McGill Society Puts Occupy in Perspective
Spending a Thursday night in a crowded Plateau apartment living room may not sound out of the ordinary, until you hear the scope of conversation: radical, systemic change.
A hand-written sign on the door read, “Global Cuts, Global Struggles: Perspectives for the #Occupy Movement, use back entrance, doorbell broken.”
Hosted by the McGill Socialist Society, about 20 members and non-members alike shared their ideas and questions about a movement they argue is still necessarily in its formative stages.
“The corporate media is trying to discredit us, saying we have no direction,” said Camilo Cahis, lead speaker at the talk. “I think the message is pretty clear, we just need to find our legs.”
Cahis is the editor of Fightback, a Marxist publication based out of Toronto. He’s been a part of the Occupy Bay Street movement and sees this outcry from the 99 per cent as a positive force for discourse and eventual mobilization, particularly for young people just entering their political lives.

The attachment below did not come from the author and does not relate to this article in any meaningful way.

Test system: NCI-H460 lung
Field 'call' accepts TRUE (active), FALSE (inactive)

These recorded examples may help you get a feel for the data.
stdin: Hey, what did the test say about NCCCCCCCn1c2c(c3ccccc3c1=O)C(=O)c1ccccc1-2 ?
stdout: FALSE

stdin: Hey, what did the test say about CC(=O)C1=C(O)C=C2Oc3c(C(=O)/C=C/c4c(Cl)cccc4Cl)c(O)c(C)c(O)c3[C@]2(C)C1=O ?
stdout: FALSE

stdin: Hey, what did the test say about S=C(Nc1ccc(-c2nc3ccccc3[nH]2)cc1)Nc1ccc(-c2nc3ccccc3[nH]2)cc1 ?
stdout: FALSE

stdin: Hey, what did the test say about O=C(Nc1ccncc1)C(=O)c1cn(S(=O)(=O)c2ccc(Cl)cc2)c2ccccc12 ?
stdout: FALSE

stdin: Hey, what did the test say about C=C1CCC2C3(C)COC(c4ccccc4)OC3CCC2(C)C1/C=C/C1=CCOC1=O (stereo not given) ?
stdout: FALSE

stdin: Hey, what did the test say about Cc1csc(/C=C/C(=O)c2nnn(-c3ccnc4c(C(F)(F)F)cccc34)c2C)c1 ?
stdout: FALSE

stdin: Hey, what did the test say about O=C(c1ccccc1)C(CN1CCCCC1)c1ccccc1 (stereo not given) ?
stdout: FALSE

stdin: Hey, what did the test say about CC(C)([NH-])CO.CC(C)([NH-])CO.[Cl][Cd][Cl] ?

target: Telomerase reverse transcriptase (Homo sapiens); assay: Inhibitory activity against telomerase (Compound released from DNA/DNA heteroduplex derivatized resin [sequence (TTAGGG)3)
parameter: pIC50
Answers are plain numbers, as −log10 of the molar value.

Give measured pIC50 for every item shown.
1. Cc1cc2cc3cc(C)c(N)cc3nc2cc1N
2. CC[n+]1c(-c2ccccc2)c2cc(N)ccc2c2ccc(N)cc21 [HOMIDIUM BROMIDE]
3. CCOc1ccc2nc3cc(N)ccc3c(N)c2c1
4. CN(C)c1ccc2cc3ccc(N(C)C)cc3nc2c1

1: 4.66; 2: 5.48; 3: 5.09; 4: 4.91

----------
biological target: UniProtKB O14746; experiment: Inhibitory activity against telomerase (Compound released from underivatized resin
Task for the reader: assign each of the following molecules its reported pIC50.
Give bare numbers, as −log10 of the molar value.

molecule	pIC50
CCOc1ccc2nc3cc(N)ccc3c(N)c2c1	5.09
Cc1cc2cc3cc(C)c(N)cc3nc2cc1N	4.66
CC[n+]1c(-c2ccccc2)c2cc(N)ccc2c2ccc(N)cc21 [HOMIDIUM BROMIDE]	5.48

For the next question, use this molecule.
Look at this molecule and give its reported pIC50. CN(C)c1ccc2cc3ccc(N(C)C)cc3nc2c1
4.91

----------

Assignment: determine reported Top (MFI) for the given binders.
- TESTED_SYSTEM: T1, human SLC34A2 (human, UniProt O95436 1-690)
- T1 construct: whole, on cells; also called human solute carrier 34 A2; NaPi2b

While ideas ranged from general strikes to nationalization, there was a consensus in the group that capitalism had entered a new, less equal, stage. Much of the discussion focused around how unions could retake their power within industry, and how the executive class could be rendered useless.
“The unions need to do a better job at engaging the young people,” said Cahis, adding that some, like on Bay St., have done well to join the movement but need to do more.
Major debate points included whether to enact change through the existing political system or not, and when, if ever, will a defined hierarchical process be necessary to sustain the power of Occupy.
“There has to be discussion of goals. We cannot have this movement hijacked,” said Farshad Azadian, another speaker at the talk. He warned of the results of the Arab Spring, most notably the current military rule by Supreme Council of the Armed Forces in Egypt.
The movement in Montreal is in its third week of occupation.
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